Now he is encouraging a wall between the US government and the financial well-being of seniors on fixed incomes, people with disabilities, military veterans (whom he has called losers), and the working poor. His politics of greed and cruel fraud are now the Republican brand.


Biden has indicated that, despite his own promise not to negotiate over the full faith and credit of the United States, he is in fact sending staff to do just that, with some serious future budget proposals that would cut the US debt for once–by some $3 trillion over the coming decade. Fiscal hawks should love the plan, and that is how the most rightwing Republicans characterize themselves, starting with the Tea Party some 13 years ago and continuing now as the so-called Freedom Caucus.

But of course they have thrown up an instant wall against Biden’s proposal because his ideas would roll back some of the greedy gains Republicans got under Trump and McConnell that slashed taxes for wealthy individuals and corporations. Plus, Biden proposes reducing some of the “socialism for the rich,” and drying up some of the massive subsidies enjoyed by Big Oil and Big Pharma, two of the biggest welfare queens in US history.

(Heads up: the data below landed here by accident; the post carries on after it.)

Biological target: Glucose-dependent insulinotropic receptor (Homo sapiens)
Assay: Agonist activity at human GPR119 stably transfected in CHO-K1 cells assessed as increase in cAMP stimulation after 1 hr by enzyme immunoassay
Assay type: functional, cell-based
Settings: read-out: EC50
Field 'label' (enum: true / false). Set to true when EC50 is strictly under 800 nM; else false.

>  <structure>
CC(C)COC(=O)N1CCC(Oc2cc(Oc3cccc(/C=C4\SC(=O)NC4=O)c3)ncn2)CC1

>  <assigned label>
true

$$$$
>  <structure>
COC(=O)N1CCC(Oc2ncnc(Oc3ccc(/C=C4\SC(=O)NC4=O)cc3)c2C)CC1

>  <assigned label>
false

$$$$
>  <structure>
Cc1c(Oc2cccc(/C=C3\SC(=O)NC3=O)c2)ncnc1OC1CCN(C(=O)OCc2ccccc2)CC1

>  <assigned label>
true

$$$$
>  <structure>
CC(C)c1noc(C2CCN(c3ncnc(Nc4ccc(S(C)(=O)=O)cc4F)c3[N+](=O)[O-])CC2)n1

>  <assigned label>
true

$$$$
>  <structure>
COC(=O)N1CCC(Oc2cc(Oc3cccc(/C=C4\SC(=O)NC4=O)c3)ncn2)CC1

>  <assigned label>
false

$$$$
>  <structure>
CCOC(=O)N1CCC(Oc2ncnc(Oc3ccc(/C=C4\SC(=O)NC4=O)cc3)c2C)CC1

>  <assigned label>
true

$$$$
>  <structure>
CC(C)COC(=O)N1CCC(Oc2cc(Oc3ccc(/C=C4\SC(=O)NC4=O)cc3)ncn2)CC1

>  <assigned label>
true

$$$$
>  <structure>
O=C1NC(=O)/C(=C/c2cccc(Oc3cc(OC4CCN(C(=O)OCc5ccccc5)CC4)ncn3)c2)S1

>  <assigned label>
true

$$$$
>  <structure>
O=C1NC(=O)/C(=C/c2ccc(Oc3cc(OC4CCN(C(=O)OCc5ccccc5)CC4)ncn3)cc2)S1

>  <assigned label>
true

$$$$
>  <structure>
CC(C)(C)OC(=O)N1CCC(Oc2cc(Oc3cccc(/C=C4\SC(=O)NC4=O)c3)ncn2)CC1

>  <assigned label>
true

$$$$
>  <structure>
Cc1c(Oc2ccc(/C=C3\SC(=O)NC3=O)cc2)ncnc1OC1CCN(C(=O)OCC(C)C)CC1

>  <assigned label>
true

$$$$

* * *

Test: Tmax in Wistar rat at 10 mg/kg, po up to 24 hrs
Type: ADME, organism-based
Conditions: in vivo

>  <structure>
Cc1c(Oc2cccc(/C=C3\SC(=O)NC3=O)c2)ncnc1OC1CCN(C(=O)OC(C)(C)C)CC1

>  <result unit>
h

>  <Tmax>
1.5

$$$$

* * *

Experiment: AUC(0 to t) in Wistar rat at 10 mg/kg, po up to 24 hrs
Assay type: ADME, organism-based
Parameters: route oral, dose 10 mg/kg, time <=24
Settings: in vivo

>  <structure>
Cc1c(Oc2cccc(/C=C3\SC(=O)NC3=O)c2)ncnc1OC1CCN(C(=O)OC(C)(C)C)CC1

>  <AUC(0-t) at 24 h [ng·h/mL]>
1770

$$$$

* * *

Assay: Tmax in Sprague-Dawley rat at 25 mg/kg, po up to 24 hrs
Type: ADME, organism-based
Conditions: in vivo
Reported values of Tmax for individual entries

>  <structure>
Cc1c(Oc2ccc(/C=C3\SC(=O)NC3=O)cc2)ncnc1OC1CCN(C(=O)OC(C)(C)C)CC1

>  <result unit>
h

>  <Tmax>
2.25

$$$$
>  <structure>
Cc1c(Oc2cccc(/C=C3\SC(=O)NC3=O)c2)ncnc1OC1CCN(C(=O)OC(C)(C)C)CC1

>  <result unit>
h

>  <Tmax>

And of course neither party will consider reducing the number one discretionary budget item, the Pentagon budget. Weapons systems are enormously expensive, and really, does the US really need to dominate the entire world, with hundreds of military bases on other countries’ sovereign soil, 18 Ohio-class Trident submarines patrolling the seven seas all the way from under the polar icecap to the benthos bordering China and Russia? Do we need to control space?

As just one DoD expense example, Congress could reduce more of the fixed-target nuclear missiles that are a bigger threat to US citizens than to anyone else, and save the $billions proposed to build and install some 400 new LGM-35A Sentinel ground-launched nuclear missiles. Before the first one is even built, the Biden budget includes about $4 billion just for some plans. Overall, the US is headed for a trillion-dollar military budget. Supporters of that excessive spending claim it’s a small share of the US Gross Domestic Product, but if the Republicans send the US economy into freefall, that percentage shifts much higher, and it’s already half of the money that isn’t committed to trust funds.

Ultimately, the US voters will decide if allowing politicians who support the destruction of Social Security, Medicare, and veterans’ benefits should be re-elected. In the very short run, at least, we might want to remind those elected officials that we are watching.

Dr. Tom H. Hastings is Coördinator of Conflict Resolution BA/BS degree programs and certificates at Portland State University, PeaceVoice Senior Editor, and on occasion an expert witness for the defense of civil resisters in court. 



Have a guest column, letter to the editor, story idea or a news tip? Email editor Chris Graham at [email protected]. Subscribe to AFP podcasts on Apple PodcastsSpotifyPandora and YouTube.